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Chairs: Request for consideration (Issue 122)

From: John Foliot <jfoliot@stanford.edu>
Date: Thu, 24 Mar 2011 23:37:10 -0700 (PDT)
To: <public-html@w3.org>
Message-ID: <009d01cbeab7$0ea7e4f0$2bf7aed0$@edu>
Chairs,

 

It appears that I have missed a deadline by roughly 2.5 hours (welcome to
the West Coast), however I request that my objection to "Change Proposal
to permit authors to provide text alternatives for images considered to
enhance the themes or subject matter of a page"
(http://www.w3.org/html/wg/wiki/ChangeProposals/thematicimages) be
considered in your deliberations on the Straw Poll for Issue 122
(http://www.w3.org/2002/09/wbs/40318/issue-122-objection-poll/) 

 

***********

 

Both Change Proposal's under consideration rely on the current author
guidance text here: 

http://dev.w3.org/html5/alt-techniques/#decorative 

 

...text that is taken from the document the second Change Proposal
references here:

"Exceptions to this rule, in cases where CSS cannot be used to display an
entirely decorative image, are covered by the HTML5: Techniques for
providing useful text alternatives. [HTML ALT TECHS:

http://dev.w3.org/html5/alt-techniques]"

 

Either way, the appropriate author guidance is originating from the same
source today.

 

I am confident that either proposal meets our greater need, and further
support the proposed guidance text; author guidance that will be
maintained within WAI. However I also strongly believe in modularization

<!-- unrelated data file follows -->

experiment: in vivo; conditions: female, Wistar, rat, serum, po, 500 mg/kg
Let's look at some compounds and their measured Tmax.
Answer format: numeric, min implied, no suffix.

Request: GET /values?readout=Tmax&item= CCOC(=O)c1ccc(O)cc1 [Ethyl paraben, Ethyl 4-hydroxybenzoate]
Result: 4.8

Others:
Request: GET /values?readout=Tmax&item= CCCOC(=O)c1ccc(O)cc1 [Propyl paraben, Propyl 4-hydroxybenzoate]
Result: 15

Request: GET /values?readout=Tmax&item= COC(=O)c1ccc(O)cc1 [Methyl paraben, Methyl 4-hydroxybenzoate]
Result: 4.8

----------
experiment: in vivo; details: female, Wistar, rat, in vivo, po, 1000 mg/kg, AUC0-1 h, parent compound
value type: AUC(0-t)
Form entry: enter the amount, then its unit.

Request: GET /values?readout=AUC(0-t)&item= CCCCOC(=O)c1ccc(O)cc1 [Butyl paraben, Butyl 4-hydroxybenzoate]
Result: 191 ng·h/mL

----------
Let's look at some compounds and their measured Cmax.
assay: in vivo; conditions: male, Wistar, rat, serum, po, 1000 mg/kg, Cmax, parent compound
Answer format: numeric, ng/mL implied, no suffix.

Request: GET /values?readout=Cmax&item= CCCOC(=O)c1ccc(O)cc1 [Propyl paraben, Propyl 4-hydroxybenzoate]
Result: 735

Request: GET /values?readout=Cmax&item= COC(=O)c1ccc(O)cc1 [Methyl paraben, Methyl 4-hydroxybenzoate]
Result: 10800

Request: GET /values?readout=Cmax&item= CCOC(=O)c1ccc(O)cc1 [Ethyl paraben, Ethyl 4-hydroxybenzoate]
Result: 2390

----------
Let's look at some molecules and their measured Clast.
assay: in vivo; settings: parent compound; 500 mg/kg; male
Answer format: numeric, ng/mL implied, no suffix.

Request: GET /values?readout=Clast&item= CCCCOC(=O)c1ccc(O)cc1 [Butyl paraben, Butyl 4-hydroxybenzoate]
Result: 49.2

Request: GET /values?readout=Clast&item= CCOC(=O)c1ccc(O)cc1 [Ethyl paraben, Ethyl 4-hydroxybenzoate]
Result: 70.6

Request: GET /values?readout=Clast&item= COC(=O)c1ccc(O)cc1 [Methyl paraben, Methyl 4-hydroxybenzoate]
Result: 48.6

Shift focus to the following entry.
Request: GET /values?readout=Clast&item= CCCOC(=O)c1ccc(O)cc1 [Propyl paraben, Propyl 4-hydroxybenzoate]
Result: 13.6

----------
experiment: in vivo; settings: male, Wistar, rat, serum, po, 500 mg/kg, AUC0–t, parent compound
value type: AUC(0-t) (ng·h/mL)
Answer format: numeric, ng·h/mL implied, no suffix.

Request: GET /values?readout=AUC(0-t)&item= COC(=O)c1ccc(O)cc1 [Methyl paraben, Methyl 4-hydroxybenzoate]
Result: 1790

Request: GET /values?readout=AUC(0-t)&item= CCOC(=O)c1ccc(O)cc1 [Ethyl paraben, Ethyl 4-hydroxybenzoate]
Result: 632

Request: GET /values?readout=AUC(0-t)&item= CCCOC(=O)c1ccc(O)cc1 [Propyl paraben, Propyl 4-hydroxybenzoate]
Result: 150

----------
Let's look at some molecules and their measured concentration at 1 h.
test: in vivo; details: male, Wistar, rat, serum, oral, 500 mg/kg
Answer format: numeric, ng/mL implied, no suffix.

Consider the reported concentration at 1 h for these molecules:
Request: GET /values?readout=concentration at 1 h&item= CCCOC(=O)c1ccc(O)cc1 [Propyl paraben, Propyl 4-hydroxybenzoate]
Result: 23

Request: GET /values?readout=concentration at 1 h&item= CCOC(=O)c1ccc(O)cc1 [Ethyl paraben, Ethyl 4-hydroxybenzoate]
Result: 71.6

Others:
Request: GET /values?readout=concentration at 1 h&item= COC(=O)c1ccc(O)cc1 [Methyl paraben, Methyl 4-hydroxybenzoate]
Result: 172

as a better way of maintaining the web incrementally, as well as support
moving *all* author guidance for accessibility into a stand-alone
document, which is what Greg's proposal suggests (and for which Steve is
editor). If author guidance can be in a document smaller than the omnibus
HTML5, making modifications and changes there (if required) would be
significantly easier than reworking the larger HTML5 standard.

 

The second proposal
(http://www.w3.org/html/wg/wiki/ChangeProposals/purely_decorative_images)
proposes this, whilst the first extracts text from "HTML5: Techniques for
providing useful text alternatives" and directly inserts it into HTML5
"The Standard". While this may prove to be harmless over the long run,
there is also a risk that the guidance may become outdated or changed in
the future, with the potential of having contradictory texts in different
locations. The risk is small, but exists.

 

I object then to the first proposal
(http://www.w3.org/html/wg/wiki/ChangeProposals/thematicimages) based on
this possible risk.

 

JF

============================

John  Foliot

Program Manager

Stanford Online Accessibility Program

http://soap.stanford.edu <http://soap.stanford.edu/>  

Stanford University

Tel: 650-469-5785

 

---

Co-chair - W3C HTML5 Accessibility Task Force (Media)

http://www.w3.org/WAI/PF/HTML/wiki/Main_Page

 

============================

 
Received on Friday, 25 March 2011 06:37:47 UTC

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